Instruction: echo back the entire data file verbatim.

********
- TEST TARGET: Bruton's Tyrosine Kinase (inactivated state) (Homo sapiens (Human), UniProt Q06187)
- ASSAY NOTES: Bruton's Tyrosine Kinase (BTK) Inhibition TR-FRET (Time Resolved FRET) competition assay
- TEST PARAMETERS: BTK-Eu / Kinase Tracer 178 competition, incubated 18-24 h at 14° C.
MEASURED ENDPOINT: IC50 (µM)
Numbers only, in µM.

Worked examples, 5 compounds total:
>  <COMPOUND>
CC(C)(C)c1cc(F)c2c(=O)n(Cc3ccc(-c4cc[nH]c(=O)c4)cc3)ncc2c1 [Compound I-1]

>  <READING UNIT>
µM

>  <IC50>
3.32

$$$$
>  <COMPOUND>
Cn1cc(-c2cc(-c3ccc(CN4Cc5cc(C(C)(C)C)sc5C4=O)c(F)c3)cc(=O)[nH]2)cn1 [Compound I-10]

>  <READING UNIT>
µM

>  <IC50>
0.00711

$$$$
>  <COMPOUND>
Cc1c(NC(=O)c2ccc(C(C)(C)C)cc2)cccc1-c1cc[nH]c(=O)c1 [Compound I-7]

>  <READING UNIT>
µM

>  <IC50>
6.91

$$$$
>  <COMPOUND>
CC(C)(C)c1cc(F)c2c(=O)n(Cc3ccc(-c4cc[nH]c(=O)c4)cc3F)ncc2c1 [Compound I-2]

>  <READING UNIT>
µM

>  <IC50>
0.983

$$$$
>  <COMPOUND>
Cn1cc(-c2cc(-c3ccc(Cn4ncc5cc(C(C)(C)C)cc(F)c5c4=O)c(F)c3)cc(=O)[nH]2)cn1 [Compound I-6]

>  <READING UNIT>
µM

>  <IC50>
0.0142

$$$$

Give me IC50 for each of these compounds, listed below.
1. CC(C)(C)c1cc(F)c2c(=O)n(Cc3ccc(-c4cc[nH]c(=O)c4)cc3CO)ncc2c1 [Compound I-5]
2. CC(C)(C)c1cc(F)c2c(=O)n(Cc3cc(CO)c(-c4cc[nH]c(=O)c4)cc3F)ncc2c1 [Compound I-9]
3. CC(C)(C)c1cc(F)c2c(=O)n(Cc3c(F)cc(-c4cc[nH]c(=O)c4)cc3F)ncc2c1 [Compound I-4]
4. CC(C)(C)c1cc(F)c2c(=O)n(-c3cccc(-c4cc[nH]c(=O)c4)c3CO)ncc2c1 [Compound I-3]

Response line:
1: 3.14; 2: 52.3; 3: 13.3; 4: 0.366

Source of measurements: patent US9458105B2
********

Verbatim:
- TEST TARGET: Bruton's Tyrosine Kinase (inactivated state) (Homo sapiens (Human), UniProt Q06187)
- ASSAY NOTES: Bruton's Tyrosine Kinase (BTK) Inhibition TR-FRET (Time Resolved FRET) competition assay
- TEST PARAMETERS: BTK-Eu / Kinase Tracer 178 competition, incubated 18-24 h at 14° C.
MEASURED ENDPOINT: IC50 (µM)
Numbers only, in µM.

Worked examples, 5 compounds total:
>  <COMPOUND>
CC(C)(C)c1cc(F)c2c(=O)n(Cc3ccc(-c4cc[nH]c(=O)c4)cc3)ncc2c1 [Compound I-1]

>  <READING UNIT>
µM

>  <IC50>
3.32

$$$$
>  <COMPOUND>
Cn1cc(-c2cc(-c3ccc(CN4Cc5cc(C(C)(C)C)sc5C4=O)c(F)c3)cc(=O)[nH]2)cn1 [Compound I-10]

>  <READING UNIT>
µM

>  <IC50>
0.00711

$$$$
>  <COMPOUND>
Cc1c(NC(=O)c2ccc(C(C)(C)C)cc2)cccc1-c1cc[nH]c(=O)c1 [Compound I-7]

>  <READING UNIT>
µM

>  <IC50>
6.91

$$$$
>  <COMPOUND>
CC(C)(C)c1cc(F)c2c(=O)n(Cc3ccc(-c4cc[nH]c(=O)c4)cc3F)ncc2c1 [Compound I-2]

>  <READING UNIT>
µM

>  <IC50>
0.983

$$$$
>  <COMPOUND>
Cn1cc(-c2cc(-c3ccc(Cn4ncc5cc(C(C)(C)C)cc(F)c5c4=O)c(F)c3)cc(=O)[nH]2)cn1 [Compound I-6]

>  <READING UNIT>
µM

>  <IC50>
0.0142

$$$$

Give me IC50 for each of these compounds, listed below.
1. CC(C)(C)c1cc(F)c2c(=O)n(Cc3ccc(-c4cc[nH]c(=O)c4)cc3CO)ncc2c1 [Compound I-5]
2. CC(C)(C)c1cc(F)c2c(=O)n(Cc3cc(CO)c(-c4cc[nH]c(=O)c4)cc3F)ncc2c1 [Compound I-9]
3. CC(C)(C)c1cc(F)c2c(=O)n(Cc3c(F)cc(-c4cc[nH]c(=O)c4)cc3F)ncc2c1 [Compound I-4]
4. CC(C)(C)c1cc(F)c2c(=O)n(-c3cccc(-c4cc[nH]c(=O)c4)c3CO)ncc2c1 [Compound I-3]

Response line:
1: 3.14; 2: 52.3; 3: 13.3; 4: 0.366

Source of measurements: patent US9458105B2